1. Concept

In an apocalyptic take on immigration Karen Tei Yamashita’ s Tropic of Orange focuses on a single week from the perspective of six different people living in Los Angeles. The plot begins with Rafaela supervising the construction of the Chicano journalist Gabriel’s house in Mexico. From here Rafaela and the rest of the world sees poisonous oranges from Mexico flood into America and kill many citizens, even causing a riot that shut down the Harbor Freeway in Los Angeles. The shut down leads to a shoot out in which the National Guard is called in to restore order, while Emi, a TV producer and Gabriel’s girlfriend, films the violence. At the same time that Emi is covering this violence, Gabriel is tracking a group of people who are selling body parts to rich Angelenos, and Bobby Rafaela’s Chinese husband tries to help and illegal immigrant, and an honorable social reformist who lives in the ghettos, Buzzworm becomes a TV sensation. Another character is the homeless Manzanar who pretends to conduct traffic as a maestro would lead an orchestra. One of the most symbolic characters is Archangel who is immortal and though he has seen many events over his long life, during the time all this is taking place is fighting SUPERNAFTA in a wrestling match.

The entire plot is spaced into a week and divided by the days of the week going in sequential order from Monday to Sunday. The chapters have the day of week as its title, but each character also splits the novel into their own title and subtitle which corresponds with their personality and focus for that day. Emi’s life, for example, revolves around TV so all the headings for her chapters deal with different times of the day and the subheading deal with different programs that come on at different time of the day.

In a world where people are most concerned with their own everyday lives and the past experiences which fuel their concerns it becomes apparent that the theme of the novel is creating a multicultural civilization where each person can feel at home in their own skin. The theme of time is also explored as a social construct since each character measures their day and lives in different methods such as Bobby’s financial success compared to Emi’s personal success with television.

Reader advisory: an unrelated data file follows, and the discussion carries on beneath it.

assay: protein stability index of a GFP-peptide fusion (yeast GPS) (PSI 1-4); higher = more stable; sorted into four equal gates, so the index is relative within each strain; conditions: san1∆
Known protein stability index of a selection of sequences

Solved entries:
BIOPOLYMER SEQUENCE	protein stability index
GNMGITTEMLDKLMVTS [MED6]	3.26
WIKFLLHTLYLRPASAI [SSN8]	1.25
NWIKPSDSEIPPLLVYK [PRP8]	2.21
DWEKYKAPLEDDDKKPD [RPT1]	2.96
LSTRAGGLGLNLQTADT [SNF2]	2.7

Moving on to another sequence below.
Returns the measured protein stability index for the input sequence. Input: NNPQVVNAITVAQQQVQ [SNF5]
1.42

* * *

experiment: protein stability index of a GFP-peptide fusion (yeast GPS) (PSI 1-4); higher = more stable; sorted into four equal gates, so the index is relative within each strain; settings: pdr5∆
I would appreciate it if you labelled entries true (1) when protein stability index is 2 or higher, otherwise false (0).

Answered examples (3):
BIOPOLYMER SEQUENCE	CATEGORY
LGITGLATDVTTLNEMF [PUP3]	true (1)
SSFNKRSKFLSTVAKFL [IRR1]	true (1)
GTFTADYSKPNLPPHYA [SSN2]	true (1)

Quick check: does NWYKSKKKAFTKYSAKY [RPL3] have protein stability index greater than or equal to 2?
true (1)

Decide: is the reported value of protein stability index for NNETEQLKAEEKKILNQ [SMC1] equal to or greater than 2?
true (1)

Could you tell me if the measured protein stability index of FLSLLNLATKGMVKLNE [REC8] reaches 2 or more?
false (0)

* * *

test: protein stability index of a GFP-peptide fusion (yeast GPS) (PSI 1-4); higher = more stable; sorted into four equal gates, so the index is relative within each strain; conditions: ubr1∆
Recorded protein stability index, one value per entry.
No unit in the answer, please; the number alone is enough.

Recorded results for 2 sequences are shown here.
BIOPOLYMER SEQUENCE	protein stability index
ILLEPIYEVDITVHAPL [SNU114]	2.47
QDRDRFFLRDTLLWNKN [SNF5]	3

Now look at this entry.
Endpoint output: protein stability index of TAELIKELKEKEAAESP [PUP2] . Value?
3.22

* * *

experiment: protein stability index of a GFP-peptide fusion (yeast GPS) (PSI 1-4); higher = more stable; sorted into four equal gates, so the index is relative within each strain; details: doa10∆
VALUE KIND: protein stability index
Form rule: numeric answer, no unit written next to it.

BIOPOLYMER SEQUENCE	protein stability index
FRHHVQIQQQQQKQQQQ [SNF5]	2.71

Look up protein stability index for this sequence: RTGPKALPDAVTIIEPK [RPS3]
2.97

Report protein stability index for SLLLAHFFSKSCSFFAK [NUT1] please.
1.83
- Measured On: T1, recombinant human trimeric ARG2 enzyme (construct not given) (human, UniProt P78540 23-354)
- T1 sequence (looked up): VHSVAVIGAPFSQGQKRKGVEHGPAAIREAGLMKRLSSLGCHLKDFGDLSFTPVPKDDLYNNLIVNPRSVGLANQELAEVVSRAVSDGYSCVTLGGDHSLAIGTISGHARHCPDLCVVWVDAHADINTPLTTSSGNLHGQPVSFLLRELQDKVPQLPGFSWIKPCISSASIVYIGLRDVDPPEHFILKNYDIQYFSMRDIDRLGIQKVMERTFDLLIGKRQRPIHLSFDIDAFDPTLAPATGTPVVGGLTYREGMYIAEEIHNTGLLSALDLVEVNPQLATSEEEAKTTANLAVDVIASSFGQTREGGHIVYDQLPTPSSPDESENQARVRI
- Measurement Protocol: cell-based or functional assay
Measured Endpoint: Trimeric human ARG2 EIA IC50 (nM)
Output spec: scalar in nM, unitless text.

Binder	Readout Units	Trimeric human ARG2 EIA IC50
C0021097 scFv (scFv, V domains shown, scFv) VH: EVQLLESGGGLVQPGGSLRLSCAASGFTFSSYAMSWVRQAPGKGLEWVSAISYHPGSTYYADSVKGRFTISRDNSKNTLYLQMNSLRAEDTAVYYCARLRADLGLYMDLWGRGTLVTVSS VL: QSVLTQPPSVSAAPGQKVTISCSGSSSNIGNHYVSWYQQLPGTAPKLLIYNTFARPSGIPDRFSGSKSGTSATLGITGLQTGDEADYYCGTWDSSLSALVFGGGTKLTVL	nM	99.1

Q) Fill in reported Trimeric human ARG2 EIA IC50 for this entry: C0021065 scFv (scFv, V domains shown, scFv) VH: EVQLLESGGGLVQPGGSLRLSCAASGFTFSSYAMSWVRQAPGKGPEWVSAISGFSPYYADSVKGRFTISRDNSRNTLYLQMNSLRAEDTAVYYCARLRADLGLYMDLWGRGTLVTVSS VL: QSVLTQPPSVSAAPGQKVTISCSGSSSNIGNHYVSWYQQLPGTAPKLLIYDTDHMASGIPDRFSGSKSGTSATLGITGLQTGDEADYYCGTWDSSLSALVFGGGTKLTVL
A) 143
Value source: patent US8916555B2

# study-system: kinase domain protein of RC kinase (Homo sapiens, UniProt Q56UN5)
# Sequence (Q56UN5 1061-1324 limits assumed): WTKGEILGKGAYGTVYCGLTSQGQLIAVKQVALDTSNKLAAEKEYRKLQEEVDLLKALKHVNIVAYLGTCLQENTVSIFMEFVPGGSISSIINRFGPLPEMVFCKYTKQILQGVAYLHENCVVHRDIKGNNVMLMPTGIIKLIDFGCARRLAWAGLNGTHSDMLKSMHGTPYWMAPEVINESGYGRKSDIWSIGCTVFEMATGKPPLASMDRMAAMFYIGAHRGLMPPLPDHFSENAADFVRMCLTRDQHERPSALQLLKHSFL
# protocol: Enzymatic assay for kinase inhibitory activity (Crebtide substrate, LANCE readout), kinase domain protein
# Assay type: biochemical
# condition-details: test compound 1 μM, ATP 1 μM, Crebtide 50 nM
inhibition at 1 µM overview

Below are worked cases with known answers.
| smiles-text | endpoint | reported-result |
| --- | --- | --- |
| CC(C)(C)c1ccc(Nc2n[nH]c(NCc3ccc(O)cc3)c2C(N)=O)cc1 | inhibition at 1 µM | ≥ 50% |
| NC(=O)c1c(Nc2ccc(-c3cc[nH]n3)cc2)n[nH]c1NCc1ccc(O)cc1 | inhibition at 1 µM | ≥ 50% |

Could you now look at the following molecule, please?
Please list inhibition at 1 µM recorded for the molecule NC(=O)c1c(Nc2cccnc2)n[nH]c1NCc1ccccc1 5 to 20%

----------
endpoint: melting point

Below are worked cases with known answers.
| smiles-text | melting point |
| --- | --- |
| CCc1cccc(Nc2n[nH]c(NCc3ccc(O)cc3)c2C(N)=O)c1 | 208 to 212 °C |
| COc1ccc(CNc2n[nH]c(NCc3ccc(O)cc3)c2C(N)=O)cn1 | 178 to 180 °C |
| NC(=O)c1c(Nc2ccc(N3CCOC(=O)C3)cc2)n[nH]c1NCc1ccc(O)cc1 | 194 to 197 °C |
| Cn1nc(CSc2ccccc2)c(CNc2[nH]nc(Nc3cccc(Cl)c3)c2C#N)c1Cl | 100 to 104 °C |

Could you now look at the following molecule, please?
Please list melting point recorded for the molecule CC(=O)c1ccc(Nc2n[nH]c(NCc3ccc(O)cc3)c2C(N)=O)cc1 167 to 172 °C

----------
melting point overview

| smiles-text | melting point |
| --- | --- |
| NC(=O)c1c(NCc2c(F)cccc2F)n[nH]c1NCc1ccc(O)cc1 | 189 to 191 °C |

1. Characters

With no one main character, each of the seven main characters bring their own understanding of the world around them to the novel, with Archangel symbolizing the past, present, and future eons of time. All the novel’s characters seek to bridge the gap between their personal past and cultural past. 


Emi- A news reporter. Dating Gabriel. Her parents are Japanese immigrants. As a TV producer she is always watching TV and her life revolves around its scheduling, which is reflected in her sections.

Bobby- As chinese immigrant sent by his father at a young age to make something of himself, Bobby began a life with his wife Rafaela and had a child named Sol together. All his life he has had to support others, by paying for his little brother’s college, sending money back to his father in China and now through the care taking of his wife and son. Due to all his responsibility he realizes that his ability to provide comes down to how much money he has and now he is concerned primarily with money and how he will pay his various bills. All his chapters are divided into different bills he has to pay and are labeled as such.

Rafaela Cortez- A woman who is entrusted with overseeing Gabriel’s farm in Mexico with her son Sol. She is married to Bobby who is the father of her son, and while his chapters are concerned money, hers are all focused around the time of day and the place of the sun in the sky since she is the most attuned to nature.

Gabriel Balboa – A newspaper editor who tries to fight social injustice through his reporting, and is consumed with work. He titles his chapters in relation to his work such as Friday being titled Overtime.

Buzzworm- A black social reformist who lives in the ghettos and tries to uplift the people there. He arranges his sections by what he is listening to at the time.

Archangel- An immortal being whose time is spaced differently then the rest of the characters. Some of his sections of chapters are unrecognizable as an entire day or mere moments passing. The thoughts he expresses in his sections are much more broad than the rest of the characters who are concerned with their day to day lives. At one point he is shown to use superhuman strength to physically close the gap between the Tropic of Cancer and Los Angeles by picking up the Tropic of Cancer and pulling it to Los Angeles. His sections are titled by actions performed in a day such as Monday: To Wake, Tuesday: To Wash, Wednesday: To Eat, Thursday: To Labor, Friday: To Dream, Saturday: To Perform, and Sunday: To Die.

Manzanar- A homeless man who pretends to conduct traffic, especially in the case of the backup and riot on the Harbor Freeway in Los Angeles, as if it was a symphony. Every section he is in expresses concern with the time of day and what that means for the current traffic patterns.


  1. Themes